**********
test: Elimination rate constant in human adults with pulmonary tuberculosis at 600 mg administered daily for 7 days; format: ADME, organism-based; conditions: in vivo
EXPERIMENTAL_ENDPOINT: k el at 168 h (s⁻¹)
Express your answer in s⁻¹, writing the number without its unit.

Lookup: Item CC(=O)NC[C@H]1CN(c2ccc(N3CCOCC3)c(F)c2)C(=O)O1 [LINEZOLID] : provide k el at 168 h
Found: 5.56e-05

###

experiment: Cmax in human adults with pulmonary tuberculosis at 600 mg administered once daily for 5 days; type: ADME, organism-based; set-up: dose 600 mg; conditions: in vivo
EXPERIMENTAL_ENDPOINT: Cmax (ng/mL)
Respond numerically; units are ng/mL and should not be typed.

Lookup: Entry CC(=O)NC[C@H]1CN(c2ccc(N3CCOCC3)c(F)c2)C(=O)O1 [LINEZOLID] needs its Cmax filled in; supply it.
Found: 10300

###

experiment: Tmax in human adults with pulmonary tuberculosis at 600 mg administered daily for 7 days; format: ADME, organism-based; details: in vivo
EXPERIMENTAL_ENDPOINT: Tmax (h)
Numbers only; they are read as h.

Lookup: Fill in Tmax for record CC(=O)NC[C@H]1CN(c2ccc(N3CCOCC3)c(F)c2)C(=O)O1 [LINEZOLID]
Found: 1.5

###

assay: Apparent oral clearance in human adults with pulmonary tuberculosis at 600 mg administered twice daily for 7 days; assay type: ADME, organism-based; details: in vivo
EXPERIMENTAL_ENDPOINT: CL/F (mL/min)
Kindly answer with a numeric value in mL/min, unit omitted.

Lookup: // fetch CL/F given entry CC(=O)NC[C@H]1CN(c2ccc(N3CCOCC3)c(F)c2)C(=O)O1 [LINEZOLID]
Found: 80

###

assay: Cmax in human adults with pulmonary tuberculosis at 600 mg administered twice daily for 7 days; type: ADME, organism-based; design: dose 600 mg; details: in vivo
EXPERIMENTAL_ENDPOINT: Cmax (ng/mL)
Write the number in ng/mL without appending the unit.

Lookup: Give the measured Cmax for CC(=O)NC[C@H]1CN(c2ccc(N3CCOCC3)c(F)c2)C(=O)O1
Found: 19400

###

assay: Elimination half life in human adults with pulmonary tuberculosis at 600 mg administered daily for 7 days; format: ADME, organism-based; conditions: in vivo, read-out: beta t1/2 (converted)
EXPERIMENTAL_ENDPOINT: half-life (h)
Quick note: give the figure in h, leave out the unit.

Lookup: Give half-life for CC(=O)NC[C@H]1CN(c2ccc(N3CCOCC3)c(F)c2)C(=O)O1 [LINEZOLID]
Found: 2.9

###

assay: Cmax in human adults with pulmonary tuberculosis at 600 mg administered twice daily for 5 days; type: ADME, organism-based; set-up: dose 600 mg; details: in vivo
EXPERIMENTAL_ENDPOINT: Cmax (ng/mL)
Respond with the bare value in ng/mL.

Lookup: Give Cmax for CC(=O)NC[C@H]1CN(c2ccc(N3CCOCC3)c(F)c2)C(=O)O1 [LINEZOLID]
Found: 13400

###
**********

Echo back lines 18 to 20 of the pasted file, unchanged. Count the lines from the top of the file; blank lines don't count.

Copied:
###

assay: Apparent oral clearance in human adults with pulmonary tuberculosis at 600 mg administered twice daily for 7 days; assay type: ADME, organism-based; details: in vivo
EXPERIMENTAL_ENDPOINT: CL/F (mL/min)